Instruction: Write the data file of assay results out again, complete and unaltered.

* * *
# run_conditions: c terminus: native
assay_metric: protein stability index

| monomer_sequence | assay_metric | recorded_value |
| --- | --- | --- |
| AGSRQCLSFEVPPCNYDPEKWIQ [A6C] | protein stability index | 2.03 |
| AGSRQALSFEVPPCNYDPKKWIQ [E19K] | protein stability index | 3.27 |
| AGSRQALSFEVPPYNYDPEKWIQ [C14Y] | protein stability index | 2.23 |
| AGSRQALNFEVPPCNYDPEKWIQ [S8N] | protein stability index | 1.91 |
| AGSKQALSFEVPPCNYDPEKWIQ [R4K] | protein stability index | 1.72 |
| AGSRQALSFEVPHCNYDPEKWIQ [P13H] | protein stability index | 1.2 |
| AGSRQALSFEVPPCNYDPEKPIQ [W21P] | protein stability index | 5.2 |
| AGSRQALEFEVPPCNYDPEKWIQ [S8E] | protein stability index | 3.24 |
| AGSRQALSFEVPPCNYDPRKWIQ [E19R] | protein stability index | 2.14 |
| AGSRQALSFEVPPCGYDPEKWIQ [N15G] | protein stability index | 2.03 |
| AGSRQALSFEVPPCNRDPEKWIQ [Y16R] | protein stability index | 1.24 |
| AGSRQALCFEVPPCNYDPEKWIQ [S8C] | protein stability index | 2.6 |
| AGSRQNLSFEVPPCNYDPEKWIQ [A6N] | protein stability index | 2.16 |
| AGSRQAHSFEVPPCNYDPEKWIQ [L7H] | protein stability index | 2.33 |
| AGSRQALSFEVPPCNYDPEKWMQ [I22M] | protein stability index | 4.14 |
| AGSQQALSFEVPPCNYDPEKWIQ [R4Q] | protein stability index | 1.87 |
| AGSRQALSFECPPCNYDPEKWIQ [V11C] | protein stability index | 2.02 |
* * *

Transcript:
# run_conditions: c terminus: native
assay_metric: protein stability index

| monomer_sequence | assay_metric | recorded_value |
| --- | --- | --- |
| AGSRQCLSFEVPPCNYDPEKWIQ [A6C] | protein stability index | 2.03 |
| AGSRQALSFEVPPCNYDPKKWIQ [E19K] | protein stability index | 3.27 |
| AGSRQALSFEVPPYNYDPEKWIQ [C14Y] | protein stability index | 2.23 |
| AGSRQALNFEVPPCNYDPEKWIQ [S8N] | protein stability index | 1.91 |
| AGSKQALSFEVPPCNYDPEKWIQ [R4K] | protein stability index | 1.72 |
| AGSRQALSFEVPHCNYDPEKWIQ [P13H] | protein stability index | 1.2 |
| AGSRQALSFEVPPCNYDPEKPIQ [W21P] | protein stability index | 5.2 |
| AGSRQALEFEVPPCNYDPEKWIQ [S8E] | protein stability index | 3.24 |
| AGSRQALSFEVPPCNYDPRKWIQ [E19R] | protein stability index | 2.14 |
| AGSRQALSFEVPPCGYDPEKWIQ [N15G] | protein stability index | 2.03 |
| AGSRQALSFEVPPCNRDPEKWIQ [Y16R] | protein stability index | 1.24 |
| AGSRQALCFEVPPCNYDPEKWIQ [S8C] | protein stability index | 2.6 |
| AGSRQNLSFEVPPCNYDPEKWIQ [A6N] | protein stability index | 2.16 |
| AGSRQAHSFEVPPCNYDPEKWIQ [L7H] | protein stability index | 2.33 |
| AGSRQALSFEVPPCNYDPEKWMQ [I22M] | protein stability index | 4.14 |
| AGSQQALSFEVPPCNYDPEKWIQ [R4Q] | protein stability index | 1.87 |
| AGSRQALSFECPPCNYDPEKWIQ [V11C] | protein stability index | 2.02 |